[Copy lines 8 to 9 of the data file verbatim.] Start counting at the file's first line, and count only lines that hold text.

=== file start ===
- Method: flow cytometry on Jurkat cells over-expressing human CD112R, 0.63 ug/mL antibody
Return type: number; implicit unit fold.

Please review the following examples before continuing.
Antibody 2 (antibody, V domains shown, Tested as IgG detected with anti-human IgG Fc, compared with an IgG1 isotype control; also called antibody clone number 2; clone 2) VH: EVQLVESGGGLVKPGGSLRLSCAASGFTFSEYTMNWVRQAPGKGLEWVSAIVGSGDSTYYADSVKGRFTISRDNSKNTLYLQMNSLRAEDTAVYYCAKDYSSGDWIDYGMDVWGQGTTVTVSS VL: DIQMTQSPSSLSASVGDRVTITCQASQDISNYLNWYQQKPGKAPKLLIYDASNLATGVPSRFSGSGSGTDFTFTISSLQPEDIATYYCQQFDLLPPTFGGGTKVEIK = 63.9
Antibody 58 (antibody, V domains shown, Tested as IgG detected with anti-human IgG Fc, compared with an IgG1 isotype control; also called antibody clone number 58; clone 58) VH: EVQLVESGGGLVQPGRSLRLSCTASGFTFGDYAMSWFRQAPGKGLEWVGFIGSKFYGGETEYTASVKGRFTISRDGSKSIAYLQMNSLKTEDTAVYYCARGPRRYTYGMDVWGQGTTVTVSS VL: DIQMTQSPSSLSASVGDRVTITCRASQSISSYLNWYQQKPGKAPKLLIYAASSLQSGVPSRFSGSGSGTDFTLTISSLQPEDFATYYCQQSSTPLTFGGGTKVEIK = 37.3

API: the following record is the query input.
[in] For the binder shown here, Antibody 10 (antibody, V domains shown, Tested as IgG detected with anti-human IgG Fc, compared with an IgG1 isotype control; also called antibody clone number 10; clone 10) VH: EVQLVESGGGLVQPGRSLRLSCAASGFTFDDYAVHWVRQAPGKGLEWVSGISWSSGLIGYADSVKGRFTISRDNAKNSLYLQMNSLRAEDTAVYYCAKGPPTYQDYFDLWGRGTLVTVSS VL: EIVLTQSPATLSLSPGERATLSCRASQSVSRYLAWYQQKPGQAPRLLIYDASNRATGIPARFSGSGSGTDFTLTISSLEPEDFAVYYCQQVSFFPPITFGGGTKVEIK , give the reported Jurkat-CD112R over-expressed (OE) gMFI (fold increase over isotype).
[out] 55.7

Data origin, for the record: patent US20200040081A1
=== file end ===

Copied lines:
[out] 55.7

Data origin, for the record: patent US20200040081A1